ALL, a cancer of the bone marrow affecting 4,000 US residents annually, is characterized by the over-production of immature white blood cells. An aggressive form of ALL results from a chromosomal translocation, known as the Philadelphia chromosome (Ph), in which segments from chromosomes 9 and 22 are aberrantly fused together. Ph+ ALL is far more prevalent in adults (~30% of adult ALL) than in children (~4% of pediatric ALL), but it carries a poor prognosis in both age groups. Ph+ cells express a protein (encoded by an oncogene created by the chromosome fusion) called BCR-ABL. BCR-ABL is a constitutively active enzyme, a tyrosine kinase, which promotes uncontrolled cell proliferation.
Continuous treatment with the BCR-ABL tyrosine kinase inhibitor, imatinib, has revolutionized the therapy of another form of Ph+ cancer, chronic myelogenous leukemia (CML), by inducing durable remissions. However, the response of Ph+ ALL patients is not nearly as good, leading to shorter remissions and more rapid emergence of imatinib resistance. In general, Ph+ CML and ALL patients that fail imatinib therapy develop mutations in the BCR-ABL kinase that make them drug-resistant, but the reasons underlying the increased rate of emergence of mutant clones in Ph+ ALL has not been satisfactorily explained.
Williams and colleagues tracked the development of imatinib resistance, using a mouse model of Ph+ ALL. They engineered BCR-ABL-expressing lymphocyte progenitors that also lack the tumor suppressor protein ARF (which is deleted in more than 30% of Ph+ ALL patients, but not in CML patients, at their time of diagnosis). Interestingly, ARF-deficient lymphocytes expressing BCR-ABL were so highly aggressive that inoculation of as few as 20 such cells into healthy mice induced fatal ALL in less than 3 weeks. “Although experiments with CML support the concept that these leukemias arise from a rare population of ‘cancer stem cells’, our work on Ph+ ALL emphasizes that this need not be the case,” says Williams.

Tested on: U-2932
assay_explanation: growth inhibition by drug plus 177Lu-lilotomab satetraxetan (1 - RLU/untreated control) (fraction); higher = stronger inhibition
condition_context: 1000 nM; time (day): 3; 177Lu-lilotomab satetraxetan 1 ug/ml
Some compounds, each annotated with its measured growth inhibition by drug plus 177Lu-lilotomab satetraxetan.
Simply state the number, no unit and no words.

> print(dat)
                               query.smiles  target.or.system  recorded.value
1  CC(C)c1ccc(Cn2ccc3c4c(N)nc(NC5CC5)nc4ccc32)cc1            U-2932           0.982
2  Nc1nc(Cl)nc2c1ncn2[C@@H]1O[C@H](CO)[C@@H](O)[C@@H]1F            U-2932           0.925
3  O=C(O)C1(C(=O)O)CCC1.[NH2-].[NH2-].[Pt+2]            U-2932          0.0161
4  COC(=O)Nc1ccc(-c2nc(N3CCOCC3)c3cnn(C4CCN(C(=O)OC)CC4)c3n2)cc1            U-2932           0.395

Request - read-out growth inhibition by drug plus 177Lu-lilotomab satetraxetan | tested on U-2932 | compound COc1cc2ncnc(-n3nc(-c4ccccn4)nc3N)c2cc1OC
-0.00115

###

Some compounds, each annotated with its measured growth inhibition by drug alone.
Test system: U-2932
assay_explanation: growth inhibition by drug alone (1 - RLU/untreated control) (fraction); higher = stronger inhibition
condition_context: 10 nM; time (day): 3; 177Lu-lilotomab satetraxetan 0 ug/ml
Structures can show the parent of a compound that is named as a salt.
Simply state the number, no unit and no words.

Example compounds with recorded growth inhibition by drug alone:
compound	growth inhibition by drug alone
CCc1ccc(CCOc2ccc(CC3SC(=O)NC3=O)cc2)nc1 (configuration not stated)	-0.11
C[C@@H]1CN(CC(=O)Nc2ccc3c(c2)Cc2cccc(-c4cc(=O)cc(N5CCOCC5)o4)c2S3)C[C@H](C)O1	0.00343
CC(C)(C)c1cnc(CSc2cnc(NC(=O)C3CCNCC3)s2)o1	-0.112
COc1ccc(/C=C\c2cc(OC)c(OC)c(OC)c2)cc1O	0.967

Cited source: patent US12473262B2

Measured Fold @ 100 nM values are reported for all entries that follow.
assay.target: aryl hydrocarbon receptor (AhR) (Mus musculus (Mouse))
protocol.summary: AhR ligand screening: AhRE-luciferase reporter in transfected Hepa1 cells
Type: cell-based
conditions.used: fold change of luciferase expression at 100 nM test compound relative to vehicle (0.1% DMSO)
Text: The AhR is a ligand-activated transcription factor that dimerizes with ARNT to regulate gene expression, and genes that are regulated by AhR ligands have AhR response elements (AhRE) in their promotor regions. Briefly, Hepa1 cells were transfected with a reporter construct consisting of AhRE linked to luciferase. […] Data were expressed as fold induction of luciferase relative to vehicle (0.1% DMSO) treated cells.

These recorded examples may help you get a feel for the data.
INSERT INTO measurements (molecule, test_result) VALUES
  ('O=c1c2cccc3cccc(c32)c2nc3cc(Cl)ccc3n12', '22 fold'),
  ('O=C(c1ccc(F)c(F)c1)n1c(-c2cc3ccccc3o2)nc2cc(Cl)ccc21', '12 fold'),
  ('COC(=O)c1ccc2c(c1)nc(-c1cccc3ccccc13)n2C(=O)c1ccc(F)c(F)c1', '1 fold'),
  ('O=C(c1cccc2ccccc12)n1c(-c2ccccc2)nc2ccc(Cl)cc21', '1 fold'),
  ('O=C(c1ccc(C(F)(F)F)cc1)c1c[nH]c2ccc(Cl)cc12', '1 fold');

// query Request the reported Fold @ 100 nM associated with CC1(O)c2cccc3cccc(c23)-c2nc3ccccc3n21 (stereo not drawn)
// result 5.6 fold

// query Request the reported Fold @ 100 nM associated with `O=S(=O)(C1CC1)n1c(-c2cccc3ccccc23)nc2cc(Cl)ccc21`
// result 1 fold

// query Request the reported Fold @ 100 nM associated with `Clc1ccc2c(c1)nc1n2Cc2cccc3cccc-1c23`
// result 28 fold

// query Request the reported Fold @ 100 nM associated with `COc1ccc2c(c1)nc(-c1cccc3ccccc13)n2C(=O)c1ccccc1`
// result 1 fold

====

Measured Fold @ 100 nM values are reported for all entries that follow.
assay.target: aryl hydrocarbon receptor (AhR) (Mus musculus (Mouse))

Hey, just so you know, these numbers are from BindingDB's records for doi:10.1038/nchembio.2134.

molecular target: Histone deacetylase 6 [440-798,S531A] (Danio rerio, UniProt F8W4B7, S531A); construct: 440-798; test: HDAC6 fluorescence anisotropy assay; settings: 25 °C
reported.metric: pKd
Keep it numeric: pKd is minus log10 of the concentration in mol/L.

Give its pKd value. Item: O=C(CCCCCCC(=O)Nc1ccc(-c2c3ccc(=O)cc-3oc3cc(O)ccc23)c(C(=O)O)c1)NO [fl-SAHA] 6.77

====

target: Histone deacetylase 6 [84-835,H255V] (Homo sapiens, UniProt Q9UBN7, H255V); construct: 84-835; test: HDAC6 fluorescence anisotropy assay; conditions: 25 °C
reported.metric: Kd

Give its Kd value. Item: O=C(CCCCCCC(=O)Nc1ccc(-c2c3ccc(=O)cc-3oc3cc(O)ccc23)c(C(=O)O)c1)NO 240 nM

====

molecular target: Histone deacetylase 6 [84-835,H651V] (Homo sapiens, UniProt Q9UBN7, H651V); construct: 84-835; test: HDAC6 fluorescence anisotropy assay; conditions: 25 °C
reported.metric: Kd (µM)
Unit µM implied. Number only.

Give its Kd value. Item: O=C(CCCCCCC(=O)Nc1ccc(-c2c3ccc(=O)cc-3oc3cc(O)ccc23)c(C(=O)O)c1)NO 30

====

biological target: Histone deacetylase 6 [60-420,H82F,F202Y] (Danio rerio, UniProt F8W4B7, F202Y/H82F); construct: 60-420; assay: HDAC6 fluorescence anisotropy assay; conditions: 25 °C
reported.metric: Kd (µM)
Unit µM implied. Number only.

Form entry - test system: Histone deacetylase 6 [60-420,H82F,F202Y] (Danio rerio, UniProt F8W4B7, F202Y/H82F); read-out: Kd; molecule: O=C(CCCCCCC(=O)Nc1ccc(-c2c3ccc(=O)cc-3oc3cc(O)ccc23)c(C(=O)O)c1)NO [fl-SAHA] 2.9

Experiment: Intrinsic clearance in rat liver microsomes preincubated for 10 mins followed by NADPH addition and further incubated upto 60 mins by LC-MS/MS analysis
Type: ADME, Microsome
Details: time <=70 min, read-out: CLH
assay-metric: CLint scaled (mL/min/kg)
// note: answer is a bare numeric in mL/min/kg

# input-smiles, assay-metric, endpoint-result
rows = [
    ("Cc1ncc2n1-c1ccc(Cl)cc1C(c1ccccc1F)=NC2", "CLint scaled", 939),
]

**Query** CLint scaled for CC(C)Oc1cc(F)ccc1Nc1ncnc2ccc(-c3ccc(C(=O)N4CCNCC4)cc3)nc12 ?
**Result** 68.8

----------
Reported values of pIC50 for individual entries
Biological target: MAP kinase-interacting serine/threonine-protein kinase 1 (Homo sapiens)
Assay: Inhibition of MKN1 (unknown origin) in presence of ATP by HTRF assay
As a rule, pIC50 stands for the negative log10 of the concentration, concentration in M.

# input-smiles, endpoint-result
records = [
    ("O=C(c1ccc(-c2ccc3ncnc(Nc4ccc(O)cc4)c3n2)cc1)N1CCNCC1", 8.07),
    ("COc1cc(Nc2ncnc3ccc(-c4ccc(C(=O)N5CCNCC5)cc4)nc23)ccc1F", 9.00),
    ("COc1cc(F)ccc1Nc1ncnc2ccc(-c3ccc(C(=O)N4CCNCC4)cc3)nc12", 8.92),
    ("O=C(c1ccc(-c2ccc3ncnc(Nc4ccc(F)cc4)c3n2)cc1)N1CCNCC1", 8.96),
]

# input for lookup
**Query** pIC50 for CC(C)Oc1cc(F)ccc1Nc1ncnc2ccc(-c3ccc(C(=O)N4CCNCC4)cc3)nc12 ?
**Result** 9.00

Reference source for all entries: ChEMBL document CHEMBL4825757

Further genetic experiments revealed that signals from the bone marrow micro-environment of the host animals were able to sustain the viability of ARF-deficient leukemia cells in the face of imatinib therapy. “We suspect that similar signals may nurture ARF-deficient Ph+ ALL cells in patients,” says Sherr, “thereby allowing the rapid emergence of imatinib-resistant clones.”
Heather Cosel | EurekAlert!
The birth of a new protein
20.10.2017 | University of Arizona
Building New Moss Factories
20.10.2017 | Albert-Ludwigs-Universität Freiburg im Breisgau
17.10.2017 | Event News
10.10.2017 | Event News
10.10.2017 | Event News
20.10.2017 | Information Technology
20.10.2017 | Materials Sciences
20.10.2017 | Interdisciplinary Research